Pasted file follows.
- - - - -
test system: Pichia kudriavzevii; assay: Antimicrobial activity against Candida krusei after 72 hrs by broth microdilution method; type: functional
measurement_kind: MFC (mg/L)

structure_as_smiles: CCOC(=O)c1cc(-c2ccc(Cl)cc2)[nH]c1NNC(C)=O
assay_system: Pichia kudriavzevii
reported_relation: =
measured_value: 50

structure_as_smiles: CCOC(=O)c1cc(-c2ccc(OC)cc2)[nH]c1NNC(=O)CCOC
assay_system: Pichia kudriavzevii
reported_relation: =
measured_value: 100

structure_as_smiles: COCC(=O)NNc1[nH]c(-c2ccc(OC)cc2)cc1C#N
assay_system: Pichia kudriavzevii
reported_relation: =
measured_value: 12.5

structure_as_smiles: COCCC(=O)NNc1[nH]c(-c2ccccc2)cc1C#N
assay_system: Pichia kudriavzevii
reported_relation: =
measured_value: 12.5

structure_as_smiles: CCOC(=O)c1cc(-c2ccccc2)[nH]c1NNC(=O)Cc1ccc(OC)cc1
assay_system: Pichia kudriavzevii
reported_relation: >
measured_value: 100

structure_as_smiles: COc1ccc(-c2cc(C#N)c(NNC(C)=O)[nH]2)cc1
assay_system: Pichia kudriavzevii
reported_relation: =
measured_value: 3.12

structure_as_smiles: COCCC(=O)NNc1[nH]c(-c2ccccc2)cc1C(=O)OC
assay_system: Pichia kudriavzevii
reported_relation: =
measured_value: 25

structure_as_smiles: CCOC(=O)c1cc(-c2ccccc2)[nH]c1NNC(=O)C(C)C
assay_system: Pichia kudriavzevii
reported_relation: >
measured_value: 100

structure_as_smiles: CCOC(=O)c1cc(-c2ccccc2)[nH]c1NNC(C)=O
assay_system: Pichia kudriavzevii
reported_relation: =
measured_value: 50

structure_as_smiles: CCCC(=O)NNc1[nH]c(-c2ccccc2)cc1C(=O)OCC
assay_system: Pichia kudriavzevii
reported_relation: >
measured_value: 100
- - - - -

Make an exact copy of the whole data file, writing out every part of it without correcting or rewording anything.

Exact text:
test system: Pichia kudriavzevii; assay: Antimicrobial activity against Candida krusei after 72 hrs by broth microdilution method; type: functional
measurement_kind: MFC (mg/L)

structure_as_smiles: CCOC(=O)c1cc(-c2ccc(Cl)cc2)[nH]c1NNC(C)=O
assay_system: Pichia kudriavzevii
reported_relation: =
measured_value: 50

structure_as_smiles: CCOC(=O)c1cc(-c2ccc(OC)cc2)[nH]c1NNC(=O)CCOC
assay_system: Pichia kudriavzevii
reported_relation: =
measured_value: 100

structure_as_smiles: COCC(=O)NNc1[nH]c(-c2ccc(OC)cc2)cc1C#N
assay_system: Pichia kudriavzevii
reported_relation: =
measured_value: 12.5

structure_as_smiles: COCCC(=O)NNc1[nH]c(-c2ccccc2)cc1C#N
assay_system: Pichia kudriavzevii
reported_relation: =
measured_value: 12.5

structure_as_smiles: CCOC(=O)c1cc(-c2ccccc2)[nH]c1NNC(=O)Cc1ccc(OC)cc1
assay_system: Pichia kudriavzevii
reported_relation: >
measured_value: 100

structure_as_smiles: COc1ccc(-c2cc(C#N)c(NNC(C)=O)[nH]2)cc1
assay_system: Pichia kudriavzevii
reported_relation: =
measured_value: 3.12

structure_as_smiles: COCCC(=O)NNc1[nH]c(-c2ccccc2)cc1C(=O)OC
assay_system: Pichia kudriavzevii
reported_relation: =
measured_value: 25

structure_as_smiles: CCOC(=O)c1cc(-c2ccccc2)[nH]c1NNC(=O)C(C)C
assay_system: Pichia kudriavzevii
reported_relation: >
measured_value: 100

structure_as_smiles: CCOC(=O)c1cc(-c2ccccc2)[nH]c1NNC(C)=O
assay_system: Pichia kudriavzevii
reported_relation: =
measured_value: 50

structure_as_smiles: CCCC(=O)NNc1[nH]c(-c2ccccc2)cc1C(=O)OCC
assay_system: Pichia kudriavzevii
reported_relation: >
measured_value: 100